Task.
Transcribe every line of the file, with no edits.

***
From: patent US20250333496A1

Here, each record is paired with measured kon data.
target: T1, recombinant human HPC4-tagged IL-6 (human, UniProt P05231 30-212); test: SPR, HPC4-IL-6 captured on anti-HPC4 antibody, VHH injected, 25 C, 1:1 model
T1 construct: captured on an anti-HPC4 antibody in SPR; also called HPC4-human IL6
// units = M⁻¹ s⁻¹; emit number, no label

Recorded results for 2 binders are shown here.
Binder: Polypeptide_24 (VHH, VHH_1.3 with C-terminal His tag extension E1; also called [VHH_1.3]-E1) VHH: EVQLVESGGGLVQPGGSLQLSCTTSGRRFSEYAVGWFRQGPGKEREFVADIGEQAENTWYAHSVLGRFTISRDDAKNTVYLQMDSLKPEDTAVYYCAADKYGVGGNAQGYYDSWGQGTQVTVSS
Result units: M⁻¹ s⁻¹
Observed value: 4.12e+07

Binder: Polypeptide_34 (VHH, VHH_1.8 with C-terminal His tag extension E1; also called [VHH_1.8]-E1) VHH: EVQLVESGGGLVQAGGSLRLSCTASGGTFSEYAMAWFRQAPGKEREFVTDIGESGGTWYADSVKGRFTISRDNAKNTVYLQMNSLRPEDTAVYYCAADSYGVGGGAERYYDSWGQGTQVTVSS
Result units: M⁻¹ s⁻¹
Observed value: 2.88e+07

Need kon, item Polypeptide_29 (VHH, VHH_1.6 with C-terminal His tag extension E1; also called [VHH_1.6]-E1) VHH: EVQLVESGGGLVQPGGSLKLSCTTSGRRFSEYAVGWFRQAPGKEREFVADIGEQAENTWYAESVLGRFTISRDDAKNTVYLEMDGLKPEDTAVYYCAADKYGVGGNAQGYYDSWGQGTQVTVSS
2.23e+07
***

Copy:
From: patent US20250333496A1

Here, each record is paired with measured kon data.
target: T1, recombinant human HPC4-tagged IL-6 (human, UniProt P05231 30-212); test: SPR, HPC4-IL-6 captured on anti-HPC4 antibody, VHH injected, 25 C, 1:1 model
T1 construct: captured on an anti-HPC4 antibody in SPR; also called HPC4-human IL6
// units = M⁻¹ s⁻¹; emit number, no label

Recorded results for 2 binders are shown here.
Binder: Polypeptide_24 (VHH, VHH_1.3 with C-terminal His tag extension E1; also called [VHH_1.3]-E1) VHH: EVQLVESGGGLVQPGGSLQLSCTTSGRRFSEYAVGWFRQGPGKEREFVADIGEQAENTWYAHSVLGRFTISRDDAKNTVYLQMDSLKPEDTAVYYCAADKYGVGGNAQGYYDSWGQGTQVTVSS
Result units: M⁻¹ s⁻¹
Observed value: 4.12e+07

Binder: Polypeptide_34 (VHH, VHH_1.8 with C-terminal His tag extension E1; also called [VHH_1.8]-E1) VHH: EVQLVESGGGLVQAGGSLRLSCTASGGTFSEYAMAWFRQAPGKEREFVTDIGESGGTWYADSVKGRFTISRDNAKNTVYLQMNSLRPEDTAVYYCAADSYGVGGGAERYYDSWGQGTQVTVSS
Result units: M⁻¹ s⁻¹
Observed value: 2.88e+07

Need kon, item Polypeptide_29 (VHH, VHH_1.6 with C-terminal His tag extension E1; also called [VHH_1.6]-E1) VHH: EVQLVESGGGLVQPGGSLKLSCTTSGRRFSEYAVGWFRQAPGKEREFVADIGEQAENTWYAESVLGRFTISRDDAKNTVYLEMDGLKPEDTAVYYCAADKYGVGGNAQGYYDSWGQGTQVTVSS
2.23e+07